The Kerala High Court has decided to initiate suo motu action against Youth Congress State president Dean Kuriakose, United Democratic Front Kasaragod district convener M.C. Kamarudeen and Kasaragod District Congress Committee secretary A. Govindan Nair for the hartal call given on Monday.
The leaders had made the call protesting against the murder of two Youth Congress activists in Kasaragod on Sunday.
A Division Bench of the court consisting of Chief Justice Hrikesh Roy and Justice A.K. Jayasankaran Nambiar noted that the “call for hartal was made without giving seven days’ public notice,” which amounted to “contumacious act on their part.” The Bench called for the personal appearance of the leaders before the court on February 22.
Referring to the cancellation of examinations and the decision of a section of public transport operators not to operate their vehicles anticipating violence and damage to their property, the Bench noted that any
“persons who act/refuse to act out of deference to a call for illegal hartal, in effect, abets the illegal act and therefore cannot cite the call for hartal as a justification for action/inaction.”
The “inaction of the transport operators in not operating their vehicles or the educational authorities not holding the examinations on the scheduled dates, apart from being viewed as contumacious act, will also expose them to adverse consequences under the respective statutes by which their actions are regulated,” the court noted in another order.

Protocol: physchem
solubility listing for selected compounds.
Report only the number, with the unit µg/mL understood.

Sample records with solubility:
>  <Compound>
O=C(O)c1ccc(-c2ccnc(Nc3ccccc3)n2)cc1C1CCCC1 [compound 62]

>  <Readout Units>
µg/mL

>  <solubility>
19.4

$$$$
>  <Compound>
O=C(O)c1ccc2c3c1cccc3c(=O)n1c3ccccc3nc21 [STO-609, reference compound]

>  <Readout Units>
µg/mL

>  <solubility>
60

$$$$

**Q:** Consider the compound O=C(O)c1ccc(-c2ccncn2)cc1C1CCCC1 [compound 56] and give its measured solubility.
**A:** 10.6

Directive to police
The court directed the police to put in place adequate measures to prevent any damage/destruction to public and private property of government and citizens who do not support the call for hartal. The police should monitor any such activity of the hartal supporters and report it to the court, it noted. The police should keep in mind the provisions of various Acts, including the Kerala Prevention of Damage to Private Property and Payment of Compensation Ordinance, 2019, and the provisions of the Indian Penal Code and the Kerala Police Act while registering cases against those who flouted the laws, it noted.
The Bench asked the police to provide adequate protection to public utility services that faced violence.
When flash hartals were called and when it was apparent that such hartals were in violation of the court orders, the general public should be informed about such facts, the court requested the media.